The Karachi Metropolitan Corporation (KMC) and K-Electric (KE) have been under fire since the former authorised the latter to collect municipal charges from the people of Karachi through power bills.
The KMC, however, says that the tax is not new. “Only tax collection mechanism has been changed,” KMC Municipal Commissioner Afzal Zaidi said while talking to The News. The tax was being collected since ages in different forms and those who would not pay monthly municipal taxes, would have to pay its collective amount when they had to sell their property, he explained.
While various political parties have rejected the Sindh government and KMC’s move calling it an effort to fleece the people of Karachi, people have resorted to a unique protest in which they are throwing garbage inside KE vans and outside their offices.
In one of the videos making rounds on social media, citizens could be seen stopping a KE vehicle and dumping garbage from garbage cans inside it and asking the KE staff to start collecting domestic waste as they were now charging them for it.
In another video of North Karachi, citizens could be seen dumping garbage at the entrance of a KE office in a bid to protest against the authorisation of KE to collect municipal taxes.
Meanwhile, the KMC aims at earning an estimated Rs3 billion yearly by collecting municipal utility charges and taxes (MUTC), through the KE power bills. As per an agreement signed between the two, the power utility would keep seven per cent of the amount as its collection charges, which amounts to Rs300 million. The power utility would collect the tax from 24 million units across the city.
The MUCT would be collected based on the volume of power bills. For 200 units, Rs50 would be collected. For more units, Rs150 to Rs200 would be collected. Earlier, an official of KMC said, it had been decided that the industrial units would pay Rs5,000 each, but now the amount had been reduced to Rs200 so that everyone could pay it easily.
Urban planner and senior researcher Muhammad Toheed said that the KMC must specify against which service it was collecting the MUCT. The public, he stressed, wanted to know where their tax money would be spent. He said that the metropolitan corporation should at least start providing facilities before collection of such taxes.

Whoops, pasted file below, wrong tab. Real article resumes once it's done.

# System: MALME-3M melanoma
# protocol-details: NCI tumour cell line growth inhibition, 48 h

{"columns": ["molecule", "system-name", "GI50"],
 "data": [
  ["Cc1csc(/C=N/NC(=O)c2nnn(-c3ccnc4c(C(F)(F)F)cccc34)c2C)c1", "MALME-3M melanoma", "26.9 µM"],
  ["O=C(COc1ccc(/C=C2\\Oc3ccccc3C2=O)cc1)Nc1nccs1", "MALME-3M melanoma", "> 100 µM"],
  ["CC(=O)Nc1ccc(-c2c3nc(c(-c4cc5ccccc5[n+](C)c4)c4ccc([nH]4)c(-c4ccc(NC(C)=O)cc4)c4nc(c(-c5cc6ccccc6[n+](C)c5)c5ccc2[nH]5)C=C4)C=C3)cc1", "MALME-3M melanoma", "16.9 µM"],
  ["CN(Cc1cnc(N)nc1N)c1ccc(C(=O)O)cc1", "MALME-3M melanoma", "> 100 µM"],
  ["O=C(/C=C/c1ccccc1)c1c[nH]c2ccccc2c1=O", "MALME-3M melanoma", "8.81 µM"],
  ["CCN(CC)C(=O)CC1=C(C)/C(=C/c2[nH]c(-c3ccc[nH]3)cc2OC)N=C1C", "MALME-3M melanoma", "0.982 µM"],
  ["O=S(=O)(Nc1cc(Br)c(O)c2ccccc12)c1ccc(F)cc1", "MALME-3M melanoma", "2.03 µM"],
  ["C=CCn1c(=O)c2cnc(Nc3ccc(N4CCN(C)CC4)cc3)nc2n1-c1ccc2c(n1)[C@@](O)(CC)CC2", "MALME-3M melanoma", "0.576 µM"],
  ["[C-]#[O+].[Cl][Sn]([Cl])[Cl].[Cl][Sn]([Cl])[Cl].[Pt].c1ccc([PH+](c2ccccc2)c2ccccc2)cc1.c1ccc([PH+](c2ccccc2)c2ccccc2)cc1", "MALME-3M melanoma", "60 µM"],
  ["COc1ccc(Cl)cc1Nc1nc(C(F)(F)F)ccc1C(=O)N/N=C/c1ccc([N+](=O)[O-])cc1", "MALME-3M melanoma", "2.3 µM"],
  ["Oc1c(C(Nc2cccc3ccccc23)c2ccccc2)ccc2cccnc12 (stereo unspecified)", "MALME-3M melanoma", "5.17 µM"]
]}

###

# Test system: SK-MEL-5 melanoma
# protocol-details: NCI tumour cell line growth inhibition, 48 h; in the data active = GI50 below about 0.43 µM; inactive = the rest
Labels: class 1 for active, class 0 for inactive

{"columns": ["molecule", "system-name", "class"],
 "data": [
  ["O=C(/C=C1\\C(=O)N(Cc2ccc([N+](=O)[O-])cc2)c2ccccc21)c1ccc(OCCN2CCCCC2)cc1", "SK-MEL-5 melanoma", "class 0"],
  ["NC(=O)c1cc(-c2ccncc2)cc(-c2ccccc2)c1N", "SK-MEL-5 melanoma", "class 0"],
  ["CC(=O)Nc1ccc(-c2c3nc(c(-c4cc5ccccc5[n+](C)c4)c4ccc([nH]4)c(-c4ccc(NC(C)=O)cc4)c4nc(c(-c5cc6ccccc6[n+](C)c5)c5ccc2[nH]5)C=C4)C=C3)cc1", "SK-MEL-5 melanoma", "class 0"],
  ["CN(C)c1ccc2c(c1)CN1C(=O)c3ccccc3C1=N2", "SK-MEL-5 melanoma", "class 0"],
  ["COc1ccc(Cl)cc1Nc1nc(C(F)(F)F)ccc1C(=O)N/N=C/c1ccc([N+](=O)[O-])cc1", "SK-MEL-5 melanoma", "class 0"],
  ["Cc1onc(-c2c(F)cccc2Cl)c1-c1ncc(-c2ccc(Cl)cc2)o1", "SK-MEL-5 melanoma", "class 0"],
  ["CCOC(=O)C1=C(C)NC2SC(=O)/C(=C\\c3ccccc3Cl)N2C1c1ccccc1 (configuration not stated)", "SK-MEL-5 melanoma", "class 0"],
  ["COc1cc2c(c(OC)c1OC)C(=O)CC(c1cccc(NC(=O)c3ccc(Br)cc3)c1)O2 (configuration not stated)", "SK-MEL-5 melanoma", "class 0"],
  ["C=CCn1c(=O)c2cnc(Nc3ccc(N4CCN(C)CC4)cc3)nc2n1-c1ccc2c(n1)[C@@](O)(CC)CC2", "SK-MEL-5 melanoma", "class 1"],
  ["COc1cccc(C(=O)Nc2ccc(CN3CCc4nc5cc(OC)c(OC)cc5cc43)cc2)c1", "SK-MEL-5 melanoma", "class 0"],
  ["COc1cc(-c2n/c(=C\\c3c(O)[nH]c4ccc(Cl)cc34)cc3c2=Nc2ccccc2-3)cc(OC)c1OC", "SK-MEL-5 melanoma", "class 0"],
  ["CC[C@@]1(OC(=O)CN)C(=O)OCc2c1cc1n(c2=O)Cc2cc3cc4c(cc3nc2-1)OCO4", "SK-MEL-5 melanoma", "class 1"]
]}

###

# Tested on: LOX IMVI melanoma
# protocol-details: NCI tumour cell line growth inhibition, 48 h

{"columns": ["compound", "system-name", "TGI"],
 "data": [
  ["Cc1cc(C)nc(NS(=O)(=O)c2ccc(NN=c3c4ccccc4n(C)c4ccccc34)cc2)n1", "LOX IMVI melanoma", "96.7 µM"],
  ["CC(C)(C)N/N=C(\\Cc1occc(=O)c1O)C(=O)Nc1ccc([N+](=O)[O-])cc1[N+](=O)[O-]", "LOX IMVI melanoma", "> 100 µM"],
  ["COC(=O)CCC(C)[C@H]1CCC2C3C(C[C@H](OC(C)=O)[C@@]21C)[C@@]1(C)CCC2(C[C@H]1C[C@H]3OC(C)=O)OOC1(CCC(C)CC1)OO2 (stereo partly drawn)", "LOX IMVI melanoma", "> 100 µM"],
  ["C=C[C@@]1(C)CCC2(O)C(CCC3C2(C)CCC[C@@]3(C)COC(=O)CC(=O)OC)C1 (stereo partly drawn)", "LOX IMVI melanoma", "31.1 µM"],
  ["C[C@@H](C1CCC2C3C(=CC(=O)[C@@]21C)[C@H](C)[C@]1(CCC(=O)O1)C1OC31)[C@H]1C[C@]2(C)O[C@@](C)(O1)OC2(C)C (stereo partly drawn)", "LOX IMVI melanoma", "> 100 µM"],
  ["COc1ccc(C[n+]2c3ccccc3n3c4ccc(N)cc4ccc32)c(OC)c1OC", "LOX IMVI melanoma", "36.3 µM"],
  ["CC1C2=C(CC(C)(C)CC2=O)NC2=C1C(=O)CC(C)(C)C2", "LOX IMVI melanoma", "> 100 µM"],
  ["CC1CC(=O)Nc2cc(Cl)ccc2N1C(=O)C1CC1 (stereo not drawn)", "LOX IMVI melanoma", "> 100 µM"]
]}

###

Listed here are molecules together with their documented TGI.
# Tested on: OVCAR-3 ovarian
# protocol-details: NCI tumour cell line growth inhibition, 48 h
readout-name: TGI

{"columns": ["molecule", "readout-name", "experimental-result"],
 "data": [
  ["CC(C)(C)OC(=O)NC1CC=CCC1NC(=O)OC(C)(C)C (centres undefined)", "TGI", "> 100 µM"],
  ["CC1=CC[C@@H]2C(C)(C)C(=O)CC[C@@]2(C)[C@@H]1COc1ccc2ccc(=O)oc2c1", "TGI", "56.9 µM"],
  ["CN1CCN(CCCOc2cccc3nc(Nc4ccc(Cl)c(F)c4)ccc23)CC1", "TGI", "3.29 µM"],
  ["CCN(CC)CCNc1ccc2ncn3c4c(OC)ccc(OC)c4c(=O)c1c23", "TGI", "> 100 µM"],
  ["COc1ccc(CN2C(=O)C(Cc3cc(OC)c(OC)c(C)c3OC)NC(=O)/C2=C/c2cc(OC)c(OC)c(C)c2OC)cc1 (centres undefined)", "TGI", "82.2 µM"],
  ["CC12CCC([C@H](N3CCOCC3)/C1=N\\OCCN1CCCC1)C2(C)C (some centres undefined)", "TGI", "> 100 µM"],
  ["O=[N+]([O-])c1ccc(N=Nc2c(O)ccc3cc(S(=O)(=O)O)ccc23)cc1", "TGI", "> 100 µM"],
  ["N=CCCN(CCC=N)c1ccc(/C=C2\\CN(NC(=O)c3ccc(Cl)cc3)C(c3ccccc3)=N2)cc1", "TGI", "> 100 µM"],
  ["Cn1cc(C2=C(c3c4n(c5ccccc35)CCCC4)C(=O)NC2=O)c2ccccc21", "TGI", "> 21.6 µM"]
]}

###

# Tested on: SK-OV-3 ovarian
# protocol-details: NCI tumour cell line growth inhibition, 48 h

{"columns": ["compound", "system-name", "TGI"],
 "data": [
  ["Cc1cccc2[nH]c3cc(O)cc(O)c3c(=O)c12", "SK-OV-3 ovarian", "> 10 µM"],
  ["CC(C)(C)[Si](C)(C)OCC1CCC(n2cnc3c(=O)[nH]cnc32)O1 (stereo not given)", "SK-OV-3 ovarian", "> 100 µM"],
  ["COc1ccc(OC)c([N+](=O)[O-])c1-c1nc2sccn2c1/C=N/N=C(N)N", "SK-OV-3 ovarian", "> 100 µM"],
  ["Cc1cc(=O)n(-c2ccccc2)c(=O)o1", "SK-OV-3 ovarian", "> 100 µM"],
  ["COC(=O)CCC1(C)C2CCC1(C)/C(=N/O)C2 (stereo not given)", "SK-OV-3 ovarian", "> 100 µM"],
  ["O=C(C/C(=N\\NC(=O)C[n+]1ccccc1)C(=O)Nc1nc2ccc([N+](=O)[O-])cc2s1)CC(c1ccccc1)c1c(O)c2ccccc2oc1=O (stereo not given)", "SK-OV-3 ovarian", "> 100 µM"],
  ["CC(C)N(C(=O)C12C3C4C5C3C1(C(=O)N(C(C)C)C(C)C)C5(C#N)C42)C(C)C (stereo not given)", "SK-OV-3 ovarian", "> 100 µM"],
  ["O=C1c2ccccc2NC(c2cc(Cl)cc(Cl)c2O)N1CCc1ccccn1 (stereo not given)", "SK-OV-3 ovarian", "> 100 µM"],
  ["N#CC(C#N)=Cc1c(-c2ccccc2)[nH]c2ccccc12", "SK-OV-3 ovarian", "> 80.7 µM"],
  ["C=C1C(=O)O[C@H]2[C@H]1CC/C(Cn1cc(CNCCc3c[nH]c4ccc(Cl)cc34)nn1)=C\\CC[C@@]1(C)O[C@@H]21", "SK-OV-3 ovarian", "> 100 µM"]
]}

Public, he stressed, could pay tax but the KMC should also deliver. He asked it the state institution was so crippled that it could not collect its own tax and needed the help of a private entity.
Toheed also pointed out that the KMC did not have jurisdiction in the cantonment areas. He asked how the KE could collect KMC’s municipal taxes in the areas out of the KMC’s jurisdiction.
Responding to these objections, the KMC municipal commissioner said the power utility was not collecting the MUCT from the cantonment areas. If units in cantonment areas had been charged, he said, it must be an error and could be reversed.
Responding to a question about the service against which the tax was being collected, he clarified that it was for drainage cleaning, fire extinguishing and conservancy services. He stressed that the tax being collected from the public would only be spent on the development of the city and no current expenses of the KMC, such as pensions and salaries, would be paid off through this tax.
Commenting on the controversy, a spokespersons for the KE said, “The authority of imposing or removing taxes lies with the federal and provincial governments. The K-Electric is legally bound to follow the government’s instructions on implementation of taxes. Any further information about the utilisation of municipal taxes is beyond the KE’s scope. The KMC can however be contacted in this regard.”
The KE official remarked that the unusual way of protest by dumping garbage in vehicles revealed how gigantic the problem of garbage was for the residents of Karachi. “There is an absolute need to induce policies, such as waste-to-energy, so that garbage could be used in a beneficial and meaningful way. As a responsible corporate citizen, K-Electric is also considering ways to overcome the challenge of garbage in the city through its corporate social responsibility initiatives,” he said.
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